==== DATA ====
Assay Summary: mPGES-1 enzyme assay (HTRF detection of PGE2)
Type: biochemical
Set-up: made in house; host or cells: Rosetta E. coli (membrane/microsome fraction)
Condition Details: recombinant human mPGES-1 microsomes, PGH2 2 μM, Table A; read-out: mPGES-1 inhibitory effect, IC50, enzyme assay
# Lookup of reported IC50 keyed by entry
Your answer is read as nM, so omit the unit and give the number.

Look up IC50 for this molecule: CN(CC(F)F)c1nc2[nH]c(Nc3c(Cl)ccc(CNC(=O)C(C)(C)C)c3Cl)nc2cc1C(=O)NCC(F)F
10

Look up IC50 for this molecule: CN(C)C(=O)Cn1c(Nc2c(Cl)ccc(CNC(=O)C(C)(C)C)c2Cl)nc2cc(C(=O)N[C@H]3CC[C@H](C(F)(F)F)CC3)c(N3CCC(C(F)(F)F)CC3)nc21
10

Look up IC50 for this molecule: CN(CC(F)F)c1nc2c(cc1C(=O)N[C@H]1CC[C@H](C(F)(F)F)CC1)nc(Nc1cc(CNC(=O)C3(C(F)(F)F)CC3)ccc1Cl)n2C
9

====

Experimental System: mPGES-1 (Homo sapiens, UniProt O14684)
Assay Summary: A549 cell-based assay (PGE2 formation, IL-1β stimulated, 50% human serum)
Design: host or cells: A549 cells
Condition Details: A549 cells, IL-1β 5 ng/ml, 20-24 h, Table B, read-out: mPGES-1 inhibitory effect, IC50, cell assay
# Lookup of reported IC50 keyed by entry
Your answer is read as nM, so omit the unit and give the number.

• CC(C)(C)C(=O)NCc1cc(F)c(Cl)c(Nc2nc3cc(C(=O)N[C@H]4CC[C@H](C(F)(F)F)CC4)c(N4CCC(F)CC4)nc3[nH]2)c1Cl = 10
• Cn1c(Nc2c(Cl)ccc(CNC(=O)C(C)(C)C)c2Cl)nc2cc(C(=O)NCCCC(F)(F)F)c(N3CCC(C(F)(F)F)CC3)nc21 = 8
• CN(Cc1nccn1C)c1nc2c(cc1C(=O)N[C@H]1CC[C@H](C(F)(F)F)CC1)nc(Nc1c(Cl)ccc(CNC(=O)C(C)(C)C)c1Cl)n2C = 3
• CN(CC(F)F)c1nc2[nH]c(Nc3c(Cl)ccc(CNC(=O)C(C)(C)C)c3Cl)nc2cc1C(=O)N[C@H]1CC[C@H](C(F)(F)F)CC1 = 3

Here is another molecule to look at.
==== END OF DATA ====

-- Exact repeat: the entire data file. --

Assay Summary: mPGES-1 enzyme assay (HTRF detection of PGE2)
Type: biochemical
Set-up: made in house; host or cells: Rosetta E. coli (membrane/microsome fraction)
Condition Details: recombinant human mPGES-1 microsomes, PGH2 2 μM, Table A; read-out: mPGES-1 inhibitory effect, IC50, enzyme assay
# Lookup of reported IC50 keyed by entry
Your answer is read as nM, so omit the unit and give the number.

Look up IC50 for this molecule: CN(CC(F)F)c1nc2[nH]c(Nc3c(Cl)ccc(CNC(=O)C(C)(C)C)c3Cl)nc2cc1C(=O)NCC(F)F
10

Look up IC50 for this molecule: CN(C)C(=O)Cn1c(Nc2c(Cl)ccc(CNC(=O)C(C)(C)C)c2Cl)nc2cc(C(=O)N[C@H]3CC[C@H](C(F)(F)F)CC3)c(N3CCC(C(F)(F)F)CC3)nc21
10

Look up IC50 for this molecule: CN(CC(F)F)c1nc2c(cc1C(=O)N[C@H]1CC[C@H](C(F)(F)F)CC1)nc(Nc1cc(CNC(=O)C3(C(F)(F)F)CC3)ccc1Cl)n2C
9

====

Experimental System: mPGES-1 (Homo sapiens, UniProt O14684)
Assay Summary: A549 cell-based assay (PGE2 formation, IL-1β stimulated, 50% human serum)
Design: host or cells: A549 cells
Condition Details: A549 cells, IL-1β 5 ng/ml, 20-24 h, Table B, read-out: mPGES-1 inhibitory effect, IC50, cell assay
# Lookup of reported IC50 keyed by entry
Your answer is read as nM, so omit the unit and give the number.

• CC(C)(C)C(=O)NCc1cc(F)c(Cl)c(Nc2nc3cc(C(=O)N[C@H]4CC[C@H](C(F)(F)F)CC4)c(N4CCC(F)CC4)nc3[nH]2)c1Cl = 10
• Cn1c(Nc2c(Cl)ccc(CNC(=O)C(C)(C)C)c2Cl)nc2cc(C(=O)NCCCC(F)(F)F)c(N3CCC(C(F)(F)F)CC3)nc21 = 8
• CN(Cc1nccn1C)c1nc2c(cc1C(=O)N[C@H]1CC[C@H](C(F)(F)F)CC1)nc(Nc1c(Cl)ccc(CNC(=O)C(C)(C)C)c1Cl)n2C = 3
• CN(CC(F)F)c1nc2[nH]c(Nc3c(Cl)ccc(CNC(=O)C(C)(C)C)c3Cl)nc2cc1C(=O)N[C@H]1CC[C@H](C(F)(F)F)CC1 = 3

Here is another molecule to look at.